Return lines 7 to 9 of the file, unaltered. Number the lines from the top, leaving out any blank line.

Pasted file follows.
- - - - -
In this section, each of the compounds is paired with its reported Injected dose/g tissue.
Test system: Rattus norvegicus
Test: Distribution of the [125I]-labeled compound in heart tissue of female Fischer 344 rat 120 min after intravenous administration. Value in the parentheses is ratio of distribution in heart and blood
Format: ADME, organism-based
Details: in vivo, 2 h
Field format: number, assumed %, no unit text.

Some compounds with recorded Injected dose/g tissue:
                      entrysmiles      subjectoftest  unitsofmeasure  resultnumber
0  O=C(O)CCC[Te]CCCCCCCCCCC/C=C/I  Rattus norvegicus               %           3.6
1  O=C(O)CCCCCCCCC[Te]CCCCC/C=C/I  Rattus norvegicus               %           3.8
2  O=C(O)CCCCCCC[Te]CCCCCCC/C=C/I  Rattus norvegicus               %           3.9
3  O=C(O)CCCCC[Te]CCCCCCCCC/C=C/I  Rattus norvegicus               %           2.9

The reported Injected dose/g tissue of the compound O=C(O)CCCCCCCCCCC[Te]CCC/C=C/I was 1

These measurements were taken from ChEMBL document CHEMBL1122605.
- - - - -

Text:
Some compounds with recorded Injected dose/g tissue:
                      entrysmiles      subjectoftest  unitsofmeasure  resultnumber
0  O=C(O)CCC[Te]CCCCCCCCCCC/C=C/I  Rattus norvegicus               %           3.6